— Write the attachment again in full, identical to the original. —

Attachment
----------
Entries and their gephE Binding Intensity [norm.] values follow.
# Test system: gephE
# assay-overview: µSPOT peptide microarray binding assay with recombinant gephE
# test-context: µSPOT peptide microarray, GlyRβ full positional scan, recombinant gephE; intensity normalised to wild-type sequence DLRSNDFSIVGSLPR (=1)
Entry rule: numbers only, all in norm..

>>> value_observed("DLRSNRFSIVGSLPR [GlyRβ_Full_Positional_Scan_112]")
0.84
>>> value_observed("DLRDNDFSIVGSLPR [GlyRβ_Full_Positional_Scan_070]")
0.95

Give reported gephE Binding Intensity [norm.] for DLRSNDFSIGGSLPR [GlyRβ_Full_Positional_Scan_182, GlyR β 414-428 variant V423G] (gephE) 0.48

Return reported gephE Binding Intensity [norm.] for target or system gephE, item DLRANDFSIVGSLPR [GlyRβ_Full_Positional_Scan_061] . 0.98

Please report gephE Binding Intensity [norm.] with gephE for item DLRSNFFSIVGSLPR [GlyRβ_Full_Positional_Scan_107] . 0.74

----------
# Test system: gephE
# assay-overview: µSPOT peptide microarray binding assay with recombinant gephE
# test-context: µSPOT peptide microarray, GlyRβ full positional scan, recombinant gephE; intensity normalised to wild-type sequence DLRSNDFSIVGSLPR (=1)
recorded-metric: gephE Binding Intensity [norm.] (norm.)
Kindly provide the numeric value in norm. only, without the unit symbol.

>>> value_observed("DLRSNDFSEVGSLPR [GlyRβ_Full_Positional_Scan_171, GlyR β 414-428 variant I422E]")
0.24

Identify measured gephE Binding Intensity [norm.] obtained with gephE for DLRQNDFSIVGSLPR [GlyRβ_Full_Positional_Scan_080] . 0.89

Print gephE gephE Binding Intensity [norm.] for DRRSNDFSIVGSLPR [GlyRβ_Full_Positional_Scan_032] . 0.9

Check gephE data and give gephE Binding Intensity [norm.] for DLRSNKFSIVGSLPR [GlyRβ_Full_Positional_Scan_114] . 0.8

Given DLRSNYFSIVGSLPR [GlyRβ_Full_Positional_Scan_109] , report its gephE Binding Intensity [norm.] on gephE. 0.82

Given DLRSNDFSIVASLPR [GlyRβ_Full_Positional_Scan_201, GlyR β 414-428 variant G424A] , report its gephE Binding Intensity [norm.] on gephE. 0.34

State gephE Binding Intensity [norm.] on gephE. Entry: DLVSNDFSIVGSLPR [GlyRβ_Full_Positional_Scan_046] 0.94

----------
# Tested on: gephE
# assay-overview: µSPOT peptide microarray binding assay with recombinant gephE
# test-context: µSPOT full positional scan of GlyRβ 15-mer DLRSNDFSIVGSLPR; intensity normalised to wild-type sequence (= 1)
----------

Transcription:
Entries and their gephE Binding Intensity [norm.] values follow.
# Test system: gephE
# assay-overview: µSPOT peptide microarray binding assay with recombinant gephE
# test-context: µSPOT peptide microarray, GlyRβ full positional scan, recombinant gephE; intensity normalised to wild-type sequence DLRSNDFSIVGSLPR (=1)
Entry rule: numbers only, all in norm..

>>> value_observed("DLRSNRFSIVGSLPR [GlyRβ_Full_Positional_Scan_112]")
0.84
>>> value_observed("DLRDNDFSIVGSLPR [GlyRβ_Full_Positional_Scan_070]")
0.95

Give reported gephE Binding Intensity [norm.] for DLRSNDFSIGGSLPR [GlyRβ_Full_Positional_Scan_182, GlyR β 414-428 variant V423G] (gephE) 0.48

Return reported gephE Binding Intensity [norm.] for target or system gephE, item DLRANDFSIVGSLPR [GlyRβ_Full_Positional_Scan_061] . 0.98

Please report gephE Binding Intensity [norm.] with gephE for item DLRSNFFSIVGSLPR [GlyRβ_Full_Positional_Scan_107] . 0.74

----------
# Test system: gephE
# assay-overview: µSPOT peptide microarray binding assay with recombinant gephE
# test-context: µSPOT peptide microarray, GlyRβ full positional scan, recombinant gephE; intensity normalised to wild-type sequence DLRSNDFSIVGSLPR (=1)
recorded-metric: gephE Binding Intensity [norm.] (norm.)
Kindly provide the numeric value in norm. only, without the unit symbol.

>>> value_observed("DLRSNDFSEVGSLPR [GlyRβ_Full_Positional_Scan_171, GlyR β 414-428 variant I422E]")
0.24

Identify measured gephE Binding Intensity [norm.] obtained with gephE for DLRQNDFSIVGSLPR [GlyRβ_Full_Positional_Scan_080] . 0.89

Print gephE gephE Binding Intensity [norm.] for DRRSNDFSIVGSLPR [GlyRβ_Full_Positional_Scan_032] . 0.9

Check gephE data and give gephE Binding Intensity [norm.] for DLRSNKFSIVGSLPR [GlyRβ_Full_Positional_Scan_114] . 0.8

Given DLRSNYFSIVGSLPR [GlyRβ_Full_Positional_Scan_109] , report its gephE Binding Intensity [norm.] on gephE. 0.82

Given DLRSNDFSIVASLPR [GlyRβ_Full_Positional_Scan_201, GlyR β 414-428 variant G424A] , report its gephE Binding Intensity [norm.] on gephE. 0.34

State gephE Binding Intensity [norm.] on gephE. Entry: DLVSNDFSIVGSLPR [GlyRβ_Full_Positional_Scan_046] 0.94

----------
# Tested on: gephE
# assay-overview: µSPOT peptide microarray binding assay with recombinant gephE
# test-context: µSPOT full positional scan of GlyRβ 15-mer DLRSNDFSIVGSLPR; intensity normalised to wild-type sequence (= 1)